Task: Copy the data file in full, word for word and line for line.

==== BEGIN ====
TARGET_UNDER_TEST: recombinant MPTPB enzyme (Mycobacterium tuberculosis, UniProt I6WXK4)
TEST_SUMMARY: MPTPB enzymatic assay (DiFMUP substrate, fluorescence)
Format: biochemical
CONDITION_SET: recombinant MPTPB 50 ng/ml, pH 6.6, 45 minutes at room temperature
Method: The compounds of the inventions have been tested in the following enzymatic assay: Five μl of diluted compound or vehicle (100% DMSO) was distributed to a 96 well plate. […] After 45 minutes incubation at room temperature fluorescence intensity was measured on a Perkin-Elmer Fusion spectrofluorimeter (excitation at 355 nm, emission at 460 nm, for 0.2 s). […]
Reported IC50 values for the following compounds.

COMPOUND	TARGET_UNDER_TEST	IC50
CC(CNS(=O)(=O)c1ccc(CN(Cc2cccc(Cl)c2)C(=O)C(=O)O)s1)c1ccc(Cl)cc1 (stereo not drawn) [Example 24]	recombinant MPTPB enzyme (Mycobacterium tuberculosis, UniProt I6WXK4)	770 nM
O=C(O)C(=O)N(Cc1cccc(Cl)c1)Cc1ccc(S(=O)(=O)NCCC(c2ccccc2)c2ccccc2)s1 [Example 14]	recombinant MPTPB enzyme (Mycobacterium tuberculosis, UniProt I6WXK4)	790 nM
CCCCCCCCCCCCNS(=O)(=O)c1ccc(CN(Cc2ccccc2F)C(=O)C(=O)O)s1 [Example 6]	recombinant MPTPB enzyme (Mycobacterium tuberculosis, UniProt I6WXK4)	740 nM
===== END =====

TARGET_UNDER_TEST: recombinant MPTPB enzyme (Mycobacterium tuberculosis, UniProt I6WXK4)
TEST_SUMMARY: MPTPB enzymatic assay (DiFMUP substrate, fluorescence)
Format: biochemical
CONDITION_SET: recombinant MPTPB 50 ng/ml, pH 6.6, 45 minutes at room temperature
Method: The compounds of the inventions have been tested in the following enzymatic assay: Five μl of diluted compound or vehicle (100% DMSO) was distributed to a 96 well plate. […] After 45 minutes incubation at room temperature fluorescence intensity was measured on a Perkin-Elmer Fusion spectrofluorimeter (excitation at 355 nm, emission at 460 nm, for 0.2 s). […]
Reported IC50 values for the following compounds.

COMPOUND	TARGET_UNDER_TEST	IC50
CC(CNS(=O)(=O)c1ccc(CN(Cc2cccc(Cl)c2)C(=O)C(=O)O)s1)c1ccc(Cl)cc1 (stereo not drawn) [Example 24]	recombinant MPTPB enzyme (Mycobacterium tuberculosis, UniProt I6WXK4)	770 nM
O=C(O)C(=O)N(Cc1cccc(Cl)c1)Cc1ccc(S(=O)(=O)NCCC(c2ccccc2)c2ccccc2)s1 [Example 14]	recombinant MPTPB enzyme (Mycobacterium tuberculosis, UniProt I6WXK4)	790 nM
CCCCCCCCCCCCNS(=O)(=O)c1ccc(CN(Cc2ccccc2F)C(=O)C(=O)O)s1 [Example 6]	recombinant MPTPB enzyme (Mycobacterium tuberculosis, UniProt I6WXK4)	740 nM